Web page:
Biden Large Employer Vaccine Mandate Reinstated By 6th Circuit Appeals Court: “the ‘old normal’ is not going to return”
“Recognizing that the “old normal” is not going to return, employers and employees have sought new models for a workplace that will protect the safety and health of employees who earn their living there.”
The 5th Circuit Court of Appeals previously halted Joe Biden’s large employer vaccine or test mandate implemented through OSHA as beyond OSHA’s power, and on other additional grounds. After that, multiple cases around the country addressing the same issue were consolidated in the multi-district litigation procedure into a single case before the 6th Circuit Court of Appeals.
Given the importance of the case and broad national implications, a request was made for the entire 6th Circuit (“en banc”) to hear the case, not just a three-judge panel. That effort failed:
The Sixth Circuit has denied en banc review in the OSHA vaccine mandate cases. The vote was a close one, with eight judges voting in favor of initial hearing en banc. But that’s not enough under the circuit’s rules, which require a majority of the 16 active judges to vote for en banc treatment. As a result, the current panel reviewing the case will decide whether to continue the stay issued by the Fifth Circuit, which may end up being the most consequential decision in the case until it comes before the Supreme Court.
Judge Moore wrote a short concurrence to the denial, arguing that there is no need to have all 16 active judges review the “massive docket and profusion of briefs” when “three thoughtful, independent judges” have already “spent the past weeks steeped in this matter.” Judge Moore’s concurrence was joined by four other circuit judges.
Judge Sutton dissented in a 26-page opinion that was joined by seven judges.
The 6th Circuit three judge panel, in a 2-1 vogte, just dissolved the 5th Circuit Order, just reinstated the mandate. You can read the Opinion.
The COVID-19 pandemic has wreaked havoc across America, leading to the loss of over 800,000 lives, shutting down workplaces and jobs across the country, and threatening our economy. Throughout, American employees have been trying to survive financially and hoping to find a way to return to their jobs. Despite access to vaccines and better testing, however, the virus rages on, mutating into different variants, and posing new risks. Recognizing that the “old normal” is not going to return, employers and employees have sought new models for a workplace that will protect the safety and health of employees who earn their living there. In need of guidance on how to protect their employees from COVID-19 transmission while reopening business, employers turned to the Occupational Safety and Health Administration (OSHA or the Agency), the federal agency tasked with assuring a safe and healthful workplace. On November 5, 2021, OSHA issued an Emergency Temporary Standard (ETS or the standard) to protect the health of employees by mitigating spread of this historically unprecedented virus in the workplace. The ETS requires that employees be vaccinated or wear a protective face covering and take weekly tests but allows employers to choose the policy implementing those requirements that is best suited to their workplace. The next day, the U.S. Court of Appeals for the Fifth Circuit stayed the ETS pending judicial review, and it renewed that decision in an opinion issued on November 12. Under 28 U.S.C. § 2112(a)(3), petitions challenging the ETS—filed in Circuits across the nation—were consolidated into this court. Pursuant to our authority under 28 U.S.C. § 2112(a)(4), we DISSOLVE the stay issued by the Fifth Circuit for the following reasons.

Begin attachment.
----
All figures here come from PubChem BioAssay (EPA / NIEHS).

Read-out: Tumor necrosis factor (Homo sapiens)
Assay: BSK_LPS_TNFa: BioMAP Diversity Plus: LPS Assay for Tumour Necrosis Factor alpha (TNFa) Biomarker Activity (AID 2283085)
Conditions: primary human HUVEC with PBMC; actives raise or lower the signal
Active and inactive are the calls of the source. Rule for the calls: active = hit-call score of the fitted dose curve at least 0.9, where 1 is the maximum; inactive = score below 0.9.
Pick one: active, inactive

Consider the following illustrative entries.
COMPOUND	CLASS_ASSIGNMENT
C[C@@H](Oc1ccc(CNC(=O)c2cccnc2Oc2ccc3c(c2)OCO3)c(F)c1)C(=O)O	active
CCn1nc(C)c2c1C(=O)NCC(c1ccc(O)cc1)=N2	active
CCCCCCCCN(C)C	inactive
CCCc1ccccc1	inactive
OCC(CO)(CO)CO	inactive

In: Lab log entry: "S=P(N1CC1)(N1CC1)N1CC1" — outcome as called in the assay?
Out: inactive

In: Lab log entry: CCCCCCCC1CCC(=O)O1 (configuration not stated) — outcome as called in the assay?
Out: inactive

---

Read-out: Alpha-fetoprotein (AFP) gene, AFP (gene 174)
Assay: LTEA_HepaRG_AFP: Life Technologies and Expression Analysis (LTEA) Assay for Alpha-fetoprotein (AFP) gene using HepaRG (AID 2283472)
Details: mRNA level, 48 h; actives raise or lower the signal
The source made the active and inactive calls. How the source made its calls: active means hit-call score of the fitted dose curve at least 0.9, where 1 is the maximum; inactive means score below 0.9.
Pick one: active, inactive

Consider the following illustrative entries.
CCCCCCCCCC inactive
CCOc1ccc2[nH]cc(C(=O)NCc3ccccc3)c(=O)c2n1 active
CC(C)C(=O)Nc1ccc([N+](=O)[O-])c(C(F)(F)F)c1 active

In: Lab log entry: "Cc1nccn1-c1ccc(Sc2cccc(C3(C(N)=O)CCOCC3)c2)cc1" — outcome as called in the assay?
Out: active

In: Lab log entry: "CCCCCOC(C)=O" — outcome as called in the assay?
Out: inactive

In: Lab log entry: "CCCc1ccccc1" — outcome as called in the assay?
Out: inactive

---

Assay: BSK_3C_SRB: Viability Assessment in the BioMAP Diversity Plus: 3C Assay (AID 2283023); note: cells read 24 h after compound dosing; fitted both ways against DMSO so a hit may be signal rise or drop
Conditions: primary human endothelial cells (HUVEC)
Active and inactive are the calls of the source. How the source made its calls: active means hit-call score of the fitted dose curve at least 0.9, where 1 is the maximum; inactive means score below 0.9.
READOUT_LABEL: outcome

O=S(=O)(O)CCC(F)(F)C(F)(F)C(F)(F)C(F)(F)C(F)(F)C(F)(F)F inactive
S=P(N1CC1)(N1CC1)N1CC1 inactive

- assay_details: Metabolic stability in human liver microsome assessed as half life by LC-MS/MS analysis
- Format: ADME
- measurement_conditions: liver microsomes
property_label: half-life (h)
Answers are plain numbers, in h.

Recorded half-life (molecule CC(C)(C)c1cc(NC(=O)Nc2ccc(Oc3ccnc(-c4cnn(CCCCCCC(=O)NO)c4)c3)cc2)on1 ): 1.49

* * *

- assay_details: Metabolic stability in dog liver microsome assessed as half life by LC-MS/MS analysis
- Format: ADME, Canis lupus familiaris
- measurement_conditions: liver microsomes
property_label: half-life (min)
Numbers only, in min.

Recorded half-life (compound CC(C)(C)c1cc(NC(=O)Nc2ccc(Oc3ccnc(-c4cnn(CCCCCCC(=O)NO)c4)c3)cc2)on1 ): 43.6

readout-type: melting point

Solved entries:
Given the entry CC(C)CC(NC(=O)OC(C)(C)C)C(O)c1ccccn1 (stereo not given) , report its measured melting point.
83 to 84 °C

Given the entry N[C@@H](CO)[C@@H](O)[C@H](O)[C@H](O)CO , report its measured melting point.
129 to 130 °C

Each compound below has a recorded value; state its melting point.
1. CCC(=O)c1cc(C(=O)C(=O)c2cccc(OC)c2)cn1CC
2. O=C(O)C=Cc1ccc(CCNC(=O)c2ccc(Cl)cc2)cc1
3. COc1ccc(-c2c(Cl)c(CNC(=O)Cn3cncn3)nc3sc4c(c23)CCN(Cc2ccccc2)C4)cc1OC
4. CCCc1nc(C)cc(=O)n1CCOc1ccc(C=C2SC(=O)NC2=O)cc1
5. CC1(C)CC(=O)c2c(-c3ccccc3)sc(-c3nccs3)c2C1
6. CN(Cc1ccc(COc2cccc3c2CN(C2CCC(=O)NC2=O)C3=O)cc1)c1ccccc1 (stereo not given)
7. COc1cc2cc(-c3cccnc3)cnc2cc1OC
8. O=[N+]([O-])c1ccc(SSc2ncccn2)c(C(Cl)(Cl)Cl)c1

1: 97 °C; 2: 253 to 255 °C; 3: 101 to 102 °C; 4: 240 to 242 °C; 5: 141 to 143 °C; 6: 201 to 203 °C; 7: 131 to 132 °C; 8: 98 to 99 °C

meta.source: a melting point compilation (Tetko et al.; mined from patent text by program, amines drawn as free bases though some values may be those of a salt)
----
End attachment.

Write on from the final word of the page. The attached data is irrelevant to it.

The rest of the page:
There could be another attempt, now that there is a decision, to seek en banc review, though if it failed one, I don’t see a strong likelhood of it succeeding. More likely, there will be an emergency petition to the Supreme Court since there now is a split in Circuits, with one Circuit overruling another Circuit.
MORE TO FOLLOW
Judge Joan Larsen penned a powerful dissent, starting on page 39.
Congress never loaned OSHA the unilateral power to order mass-vaccinations of workers across America.
Even so, We The People never loaned Congress that power.
— 🇺🇸 Mike Davis 🇺🇸 (@mrddmia) December 18, 2021
5th Circuit put OSHA private employer mandate on ice. 6th Circuit just dissolved the 5th Circuit order. Looks like this is headed straight to #SCOTUS. Guess I know how I'll be spending Christmas "break" 😉
— Shannon Bream (@ShannonBream) December 18, 2021
A press release by the Job Creators’ Network indicates they already have made some sort of Supreme Court filing:
“The Job Creators Network is disappointed the 6th Circuit has decided to side with the Biden Administration’s illegal employer vaccine mandate—on a Friday night, no less. This mandate adds an incredible burden on small business owners who are still suffering negative effects of the pandemic. This mandate will make it even harder for small business owners to find and keep employees. The 6th Circuit irresponsibly upheld an illegal rule and expects employers to somehow comply with a complicated regulation in a period of two weeks, including the holidays. JCN has immediately asked the Supreme Court to save businesses and employees from this government overreach.”
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